For both the DCCI and EVCI, receiver operator characteristic (ROC) curves were constructed to generate the areas under the curve (AUCs) for predicting 30, 60, 90, 180, and 365-day mortality following ICU admission. To test differences in the discriminative ability of the indices, the AUCs were compared using a previously described non-parametric approach.22 This analysis was repeated for each type of ICU. For the primary analysis, each index was compared with the other both as the sole predictor as well as with age, sex and race included in the model. These factors were selected since they are typically easily available in administrative databases.
Given that the implications of differences in AUCs can be difficult to interpret, we set to calculate how many patients would undergo reclassification of mortality risk depending on which index score was used. The probability of mortality for an individual patient was calculated using a logistic regression model with DCCI as the sole independent covariate. Patients were then placed into predefined categories of predicted risk of mortality (0–4.9%, 5–9.9%, 10–14.9% and ≥15%). The patients were then reclassified into a higher, equal or lower risk classification based on their EVCI score as calculated from a separate logistic regression. The net reclassification improvement was calculated to determine whether this reclassification was appropriate.23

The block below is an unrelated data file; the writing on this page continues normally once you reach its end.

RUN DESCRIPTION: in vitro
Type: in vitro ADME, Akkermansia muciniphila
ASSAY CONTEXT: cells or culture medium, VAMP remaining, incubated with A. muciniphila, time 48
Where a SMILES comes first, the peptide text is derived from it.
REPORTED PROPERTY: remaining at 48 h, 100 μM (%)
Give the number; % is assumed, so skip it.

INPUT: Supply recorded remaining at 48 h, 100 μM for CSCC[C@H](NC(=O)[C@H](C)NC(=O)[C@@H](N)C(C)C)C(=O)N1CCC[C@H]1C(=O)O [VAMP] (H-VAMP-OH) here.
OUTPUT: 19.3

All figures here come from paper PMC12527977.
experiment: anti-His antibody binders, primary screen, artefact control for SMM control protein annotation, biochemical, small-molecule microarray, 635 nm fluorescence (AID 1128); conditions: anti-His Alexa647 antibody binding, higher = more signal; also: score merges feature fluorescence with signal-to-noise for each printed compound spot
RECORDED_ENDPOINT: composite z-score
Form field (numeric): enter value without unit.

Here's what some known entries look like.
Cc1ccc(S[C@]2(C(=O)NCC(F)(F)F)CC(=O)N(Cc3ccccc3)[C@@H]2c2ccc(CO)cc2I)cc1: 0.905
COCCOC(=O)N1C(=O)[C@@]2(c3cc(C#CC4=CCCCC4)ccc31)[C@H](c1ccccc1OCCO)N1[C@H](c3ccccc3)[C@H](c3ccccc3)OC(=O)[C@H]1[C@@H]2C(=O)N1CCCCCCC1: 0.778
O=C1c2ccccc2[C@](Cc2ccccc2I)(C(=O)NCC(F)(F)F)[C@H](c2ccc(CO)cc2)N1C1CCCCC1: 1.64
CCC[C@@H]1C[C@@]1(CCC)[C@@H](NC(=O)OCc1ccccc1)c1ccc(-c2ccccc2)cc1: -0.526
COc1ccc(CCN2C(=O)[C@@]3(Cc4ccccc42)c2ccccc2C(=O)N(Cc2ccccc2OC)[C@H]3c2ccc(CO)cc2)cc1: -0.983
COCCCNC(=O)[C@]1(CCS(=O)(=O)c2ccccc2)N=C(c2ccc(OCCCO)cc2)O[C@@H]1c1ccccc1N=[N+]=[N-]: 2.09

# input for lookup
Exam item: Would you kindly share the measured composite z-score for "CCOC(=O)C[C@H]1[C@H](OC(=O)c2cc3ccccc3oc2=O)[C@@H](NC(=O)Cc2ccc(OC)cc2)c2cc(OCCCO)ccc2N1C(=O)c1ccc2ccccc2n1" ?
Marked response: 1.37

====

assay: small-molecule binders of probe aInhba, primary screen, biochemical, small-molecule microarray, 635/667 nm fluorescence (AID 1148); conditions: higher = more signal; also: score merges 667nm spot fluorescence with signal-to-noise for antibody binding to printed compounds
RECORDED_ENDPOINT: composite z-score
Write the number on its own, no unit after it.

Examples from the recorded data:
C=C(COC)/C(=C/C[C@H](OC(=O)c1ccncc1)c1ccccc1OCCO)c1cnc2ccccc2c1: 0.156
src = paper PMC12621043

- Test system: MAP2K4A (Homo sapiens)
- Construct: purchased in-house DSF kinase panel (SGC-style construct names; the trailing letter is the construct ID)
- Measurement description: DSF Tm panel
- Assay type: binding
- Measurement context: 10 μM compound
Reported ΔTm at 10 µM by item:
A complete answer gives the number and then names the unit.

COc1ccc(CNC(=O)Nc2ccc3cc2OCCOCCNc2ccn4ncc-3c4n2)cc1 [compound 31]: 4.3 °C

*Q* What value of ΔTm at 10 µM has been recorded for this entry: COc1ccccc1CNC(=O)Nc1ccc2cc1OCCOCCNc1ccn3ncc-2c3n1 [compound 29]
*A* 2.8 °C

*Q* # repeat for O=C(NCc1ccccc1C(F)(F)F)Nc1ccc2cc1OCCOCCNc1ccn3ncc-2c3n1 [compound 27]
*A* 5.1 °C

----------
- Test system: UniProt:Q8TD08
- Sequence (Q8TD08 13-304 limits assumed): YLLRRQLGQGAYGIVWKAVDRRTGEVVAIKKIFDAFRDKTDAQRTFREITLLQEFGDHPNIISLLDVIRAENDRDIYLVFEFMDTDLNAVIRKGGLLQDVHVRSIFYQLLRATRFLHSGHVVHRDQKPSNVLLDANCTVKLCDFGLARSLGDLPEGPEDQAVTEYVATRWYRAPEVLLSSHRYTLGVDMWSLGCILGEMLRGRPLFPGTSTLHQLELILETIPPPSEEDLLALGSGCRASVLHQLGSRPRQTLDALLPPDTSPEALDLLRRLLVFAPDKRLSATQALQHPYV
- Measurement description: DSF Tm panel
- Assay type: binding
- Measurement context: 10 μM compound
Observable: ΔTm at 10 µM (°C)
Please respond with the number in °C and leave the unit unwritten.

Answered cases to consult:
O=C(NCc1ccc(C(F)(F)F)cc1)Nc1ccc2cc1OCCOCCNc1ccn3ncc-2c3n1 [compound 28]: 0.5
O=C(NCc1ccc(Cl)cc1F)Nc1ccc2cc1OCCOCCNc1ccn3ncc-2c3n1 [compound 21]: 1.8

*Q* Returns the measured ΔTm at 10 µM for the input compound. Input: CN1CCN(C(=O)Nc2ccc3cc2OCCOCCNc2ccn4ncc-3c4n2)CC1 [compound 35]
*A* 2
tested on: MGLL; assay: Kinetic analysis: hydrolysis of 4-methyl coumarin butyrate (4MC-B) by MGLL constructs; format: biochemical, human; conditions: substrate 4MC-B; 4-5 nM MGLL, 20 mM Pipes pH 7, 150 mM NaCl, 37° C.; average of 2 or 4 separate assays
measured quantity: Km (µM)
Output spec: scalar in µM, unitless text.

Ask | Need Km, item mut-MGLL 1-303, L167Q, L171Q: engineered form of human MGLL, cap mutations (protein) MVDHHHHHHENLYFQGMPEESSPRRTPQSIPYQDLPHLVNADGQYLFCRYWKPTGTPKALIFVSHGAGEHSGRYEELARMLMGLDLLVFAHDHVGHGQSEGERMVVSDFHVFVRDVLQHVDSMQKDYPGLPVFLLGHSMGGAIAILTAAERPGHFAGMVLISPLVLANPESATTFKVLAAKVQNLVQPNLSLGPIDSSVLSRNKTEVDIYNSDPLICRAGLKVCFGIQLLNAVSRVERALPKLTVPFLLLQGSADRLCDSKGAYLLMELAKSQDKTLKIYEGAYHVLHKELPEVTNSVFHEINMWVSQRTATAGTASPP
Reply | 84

We also performed several additional analyses after the results of the above described analysis were obtained. To further understand the calibration of the models, calibration plots were created for each index with 1-year mortality as the outcome. We also constructed time-dependent ROC curves by modelling our data as a survival data set and assessed the AUC at the same time points as the primary analysis. Finally, we examined the discriminatory ability of the indices to predict prolonged length of stay in both the ICU and the hospital. These were defined as having a length of stay greater than the 75th centile, which was 5 days for the ICU and 16 days for the hospital.